Prof. Jo Boaler is absolutely correct in her recent Ed Week article titled “Timed Tests and the Development of Math Anxiety” in stating “… the schools in the United States [are] heading down a fast-moving track in which the purpose of math has been reduced to the ranking of children and their schools. Math has become a performance subject.” As a parent of two boys, I can attest to the undue emphasis on speed, ranking, and “right answers” in recent primary school mathematic’s pedagogy and curricula with its deleterious influence on children’s perceptions of mathematics. In fact, I blogged about this just yesterday.

Furthermore, Prof. Boaler’s concern about the Common Core exacerbating math anxiety is right on target. In fact, she is too kind when she says “Many test writers, teachers, and administrators erroneously equate fluency with timed testing.” It is no error on their part when they equate fluency with timed testing. They do so since one of the key architects of Common Core, David Coleman, explicitly defines CCSSM’s use of fluency to mean speed, as the following summary by David Ginsburg, in a recent Ed Week post, reveals.

*“School leaders and math teachers must therefore understand the instructional implications of CCSS in addition to the content implications. This is why I begin Math CCSS training with a discussion of six shifts in instruction associated with CCSS:*

*1. Focus: fewer topics covered in greater depth*

* 2. Coherence: connect learning within and across grades*

* 3. Fluency: perform mathematics with speed and accuracy*

* 4. Understanding: use mathematics in complex situations*

* 5. Application: know when and how applying math can solve a problem*

* 6. Dual Intensity: achieve fluency and conceptual understanding/application.”*

Worse, including fluency in ‘dual intensity’ unfortunately amps up the emphasis on speed. For those who may question Mr. Ginsburg’s interpretation, watch the following video to hear David Coleman make these claims in his own words.

I do not question Mr. Coleman’s genuine desire to help all students achieve to the highest levels possible. I do question whether emphasizing speed as a desirable attribute is beneficial, since it will spur those using the CCSSM to measure speed, which is not a necessary, or even desired, trait for a mathematician, scientist, or other user of mathematical thinking.

Haste makes waste as grandma used to say.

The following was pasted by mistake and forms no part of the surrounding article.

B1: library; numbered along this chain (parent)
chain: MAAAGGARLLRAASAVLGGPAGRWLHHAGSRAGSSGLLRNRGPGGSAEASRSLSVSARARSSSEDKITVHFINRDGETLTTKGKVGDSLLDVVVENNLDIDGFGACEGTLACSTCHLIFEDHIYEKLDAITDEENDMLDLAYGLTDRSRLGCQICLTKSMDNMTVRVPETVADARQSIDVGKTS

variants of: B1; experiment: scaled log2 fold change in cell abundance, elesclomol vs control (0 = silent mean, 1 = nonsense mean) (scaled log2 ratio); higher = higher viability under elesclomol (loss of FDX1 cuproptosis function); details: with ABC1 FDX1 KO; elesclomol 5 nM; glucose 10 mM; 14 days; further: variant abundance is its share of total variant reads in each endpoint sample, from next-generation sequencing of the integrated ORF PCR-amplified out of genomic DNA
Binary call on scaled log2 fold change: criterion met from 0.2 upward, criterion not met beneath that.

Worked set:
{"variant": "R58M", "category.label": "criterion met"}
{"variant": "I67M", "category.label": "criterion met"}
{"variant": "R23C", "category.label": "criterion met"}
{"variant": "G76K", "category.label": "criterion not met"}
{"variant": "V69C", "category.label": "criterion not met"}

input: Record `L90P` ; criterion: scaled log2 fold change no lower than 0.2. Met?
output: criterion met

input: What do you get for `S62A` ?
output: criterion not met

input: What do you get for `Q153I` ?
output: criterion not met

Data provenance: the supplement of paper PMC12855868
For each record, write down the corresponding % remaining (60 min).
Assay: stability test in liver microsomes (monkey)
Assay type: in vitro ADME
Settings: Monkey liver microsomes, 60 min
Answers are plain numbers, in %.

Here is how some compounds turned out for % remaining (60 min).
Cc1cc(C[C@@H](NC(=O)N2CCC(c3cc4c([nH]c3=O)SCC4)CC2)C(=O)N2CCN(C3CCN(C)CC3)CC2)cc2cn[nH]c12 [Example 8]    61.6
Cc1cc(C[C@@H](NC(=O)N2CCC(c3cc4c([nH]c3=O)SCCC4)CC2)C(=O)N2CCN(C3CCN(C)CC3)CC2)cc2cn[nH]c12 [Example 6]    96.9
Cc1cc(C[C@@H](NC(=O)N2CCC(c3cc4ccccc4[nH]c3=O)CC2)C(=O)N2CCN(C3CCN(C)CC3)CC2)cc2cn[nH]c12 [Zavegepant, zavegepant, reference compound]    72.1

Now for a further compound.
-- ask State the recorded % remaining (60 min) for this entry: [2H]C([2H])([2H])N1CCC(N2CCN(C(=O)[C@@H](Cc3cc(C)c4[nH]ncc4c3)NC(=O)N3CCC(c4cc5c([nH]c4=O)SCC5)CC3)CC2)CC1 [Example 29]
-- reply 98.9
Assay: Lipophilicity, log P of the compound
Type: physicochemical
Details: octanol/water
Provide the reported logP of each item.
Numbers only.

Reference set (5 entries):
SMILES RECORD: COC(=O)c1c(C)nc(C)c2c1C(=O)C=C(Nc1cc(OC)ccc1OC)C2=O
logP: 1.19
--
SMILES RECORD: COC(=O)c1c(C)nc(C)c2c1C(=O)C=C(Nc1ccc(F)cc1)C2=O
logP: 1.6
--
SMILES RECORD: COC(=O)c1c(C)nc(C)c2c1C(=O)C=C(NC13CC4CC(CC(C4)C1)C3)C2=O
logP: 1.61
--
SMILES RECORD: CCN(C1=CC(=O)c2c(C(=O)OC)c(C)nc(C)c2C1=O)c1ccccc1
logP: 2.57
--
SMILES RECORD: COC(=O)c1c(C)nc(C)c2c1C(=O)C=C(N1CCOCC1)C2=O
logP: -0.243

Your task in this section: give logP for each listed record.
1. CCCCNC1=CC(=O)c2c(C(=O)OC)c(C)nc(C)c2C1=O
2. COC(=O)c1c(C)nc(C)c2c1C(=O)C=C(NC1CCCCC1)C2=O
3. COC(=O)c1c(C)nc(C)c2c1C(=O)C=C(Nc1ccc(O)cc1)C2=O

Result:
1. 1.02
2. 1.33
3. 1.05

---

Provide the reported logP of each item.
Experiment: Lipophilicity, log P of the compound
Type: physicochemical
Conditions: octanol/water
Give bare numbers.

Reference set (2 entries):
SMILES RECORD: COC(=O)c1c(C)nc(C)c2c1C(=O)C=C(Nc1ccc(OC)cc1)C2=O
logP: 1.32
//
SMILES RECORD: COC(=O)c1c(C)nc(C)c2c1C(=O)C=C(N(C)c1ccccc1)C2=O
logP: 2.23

Dave

PS Full disclosure: I am a former student of Prof. Boaler. I agree with much of her perspective and have tremendous respect for her. However, I did not hesitate to state my opinion in class on certain statements / implications, such as “math is fun,” to further discourse on the matter.

He spends an awful lot of time talking about spending *more* time teaching and *more* time learning, and when he talks about insisting on fluency, he also emphasizing giving the time to teach and practice so as to gain that speed and accuracy, and that different students will have different rates. I’m listening hard for him to say “get your kindergartners doing X number of problems in a minute,” but I’m pretty sure it’s not going to come… indeed, even in his discussion of “dual intensity” it didn’t.

Perhaps the error is in equating “speed and accuracy” with the need to evaluate that with a timed test. Does David Ginsberg advocate timed tests?

I am thinking, though, that no matter what the experts think they’re saying, if the principals and teachers decide to apply it in an awful way. He *does* talk about the camps of people who emphasize either procedural fluency or “rich” application, and that really we should strive for both. I didn’t hear any “ramping up” of emphasis on speed. It just really, honestly, is a whole lot easier to learn factoring and apply that to “rich” (a.k.a. word) problems if you know your times tables fluently…

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Professor Taback at Lehman College was firm in his belief that math should not be time constricted. Of course this is true if work is being done and the student has not given up. We can of course use the rule of 3, I believe that it should take a student 3X as long as it takes us if we haven’t seen the problem before. My factor could be off. I try to give open book tests and extra time as much as possible. I also give more problems than most could finish and mark on a tlycurve; also grade a little differently on open ended sometimes for different students.

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I use a similar metric of 3X. I do not give open book tests, but do allow extra time, if requested, and retests on all except final. I use 15%-point deltas between cut scores for grades, too. However, keep the bar high for all students. The larger spread for grades serves as a safety net.

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Reblogged this on Reflections of a Second-career Math Teacher.

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